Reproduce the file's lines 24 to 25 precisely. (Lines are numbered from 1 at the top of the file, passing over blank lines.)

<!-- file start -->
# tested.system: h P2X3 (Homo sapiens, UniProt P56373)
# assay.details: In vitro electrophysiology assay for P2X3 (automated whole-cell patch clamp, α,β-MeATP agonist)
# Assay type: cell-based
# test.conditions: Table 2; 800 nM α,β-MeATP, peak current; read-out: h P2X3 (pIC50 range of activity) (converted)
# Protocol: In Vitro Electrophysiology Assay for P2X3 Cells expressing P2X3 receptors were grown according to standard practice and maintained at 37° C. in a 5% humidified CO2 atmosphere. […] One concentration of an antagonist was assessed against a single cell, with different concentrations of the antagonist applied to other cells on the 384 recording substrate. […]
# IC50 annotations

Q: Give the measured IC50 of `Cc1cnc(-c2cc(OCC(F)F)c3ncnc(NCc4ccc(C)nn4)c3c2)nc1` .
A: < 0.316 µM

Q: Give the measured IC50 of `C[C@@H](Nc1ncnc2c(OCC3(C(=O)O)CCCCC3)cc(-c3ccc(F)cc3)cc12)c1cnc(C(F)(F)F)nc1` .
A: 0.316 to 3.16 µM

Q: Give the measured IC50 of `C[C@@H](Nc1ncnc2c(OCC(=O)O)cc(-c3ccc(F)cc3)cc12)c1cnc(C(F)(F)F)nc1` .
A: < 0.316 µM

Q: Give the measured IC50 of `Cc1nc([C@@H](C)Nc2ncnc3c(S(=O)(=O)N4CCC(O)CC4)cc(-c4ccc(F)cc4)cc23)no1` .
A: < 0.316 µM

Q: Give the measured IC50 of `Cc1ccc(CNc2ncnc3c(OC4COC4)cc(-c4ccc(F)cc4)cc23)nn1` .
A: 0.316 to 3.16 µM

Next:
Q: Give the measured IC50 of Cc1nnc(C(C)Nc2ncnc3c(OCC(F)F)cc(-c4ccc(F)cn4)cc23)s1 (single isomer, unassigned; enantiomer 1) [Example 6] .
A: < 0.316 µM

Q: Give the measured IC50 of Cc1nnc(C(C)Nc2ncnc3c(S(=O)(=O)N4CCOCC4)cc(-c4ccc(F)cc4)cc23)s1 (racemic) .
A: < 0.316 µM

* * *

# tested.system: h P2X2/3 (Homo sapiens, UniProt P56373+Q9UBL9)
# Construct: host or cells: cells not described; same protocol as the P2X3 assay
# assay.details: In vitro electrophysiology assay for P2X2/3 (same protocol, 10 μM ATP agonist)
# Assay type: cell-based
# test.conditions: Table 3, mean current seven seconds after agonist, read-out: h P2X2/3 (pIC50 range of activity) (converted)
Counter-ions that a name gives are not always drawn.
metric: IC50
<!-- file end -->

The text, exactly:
# Construct: host or cells: cells not described; same protocol as the P2X3 assay
# assay.details: In vitro electrophysiology assay for P2X2/3 (same protocol, 10 μM ATP agonist)